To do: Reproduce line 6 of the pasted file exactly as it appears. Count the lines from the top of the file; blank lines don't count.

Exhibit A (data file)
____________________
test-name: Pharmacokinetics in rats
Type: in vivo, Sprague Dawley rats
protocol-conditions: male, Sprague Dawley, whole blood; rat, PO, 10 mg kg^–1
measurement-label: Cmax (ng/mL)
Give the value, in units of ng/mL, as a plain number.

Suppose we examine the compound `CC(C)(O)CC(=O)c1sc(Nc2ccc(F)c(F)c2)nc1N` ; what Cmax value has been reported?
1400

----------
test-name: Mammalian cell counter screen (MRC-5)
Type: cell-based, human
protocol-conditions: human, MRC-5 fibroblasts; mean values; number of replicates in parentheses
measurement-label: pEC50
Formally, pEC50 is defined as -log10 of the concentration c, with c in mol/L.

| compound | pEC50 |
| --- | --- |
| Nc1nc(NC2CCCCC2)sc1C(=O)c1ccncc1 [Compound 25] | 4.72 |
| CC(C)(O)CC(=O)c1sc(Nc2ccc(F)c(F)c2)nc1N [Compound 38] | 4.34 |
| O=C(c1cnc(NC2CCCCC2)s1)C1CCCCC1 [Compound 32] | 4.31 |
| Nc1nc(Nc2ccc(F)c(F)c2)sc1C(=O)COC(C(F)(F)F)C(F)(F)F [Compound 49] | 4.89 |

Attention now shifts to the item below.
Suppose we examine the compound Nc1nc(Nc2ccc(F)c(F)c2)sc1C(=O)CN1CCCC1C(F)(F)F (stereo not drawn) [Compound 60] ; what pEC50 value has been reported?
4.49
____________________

Suppose we examine the compound `CC(C)(O)CC(=O)c1sc(Nc2ccc(F)c(F)c2)nc1N` ; what Cmax value has been reported?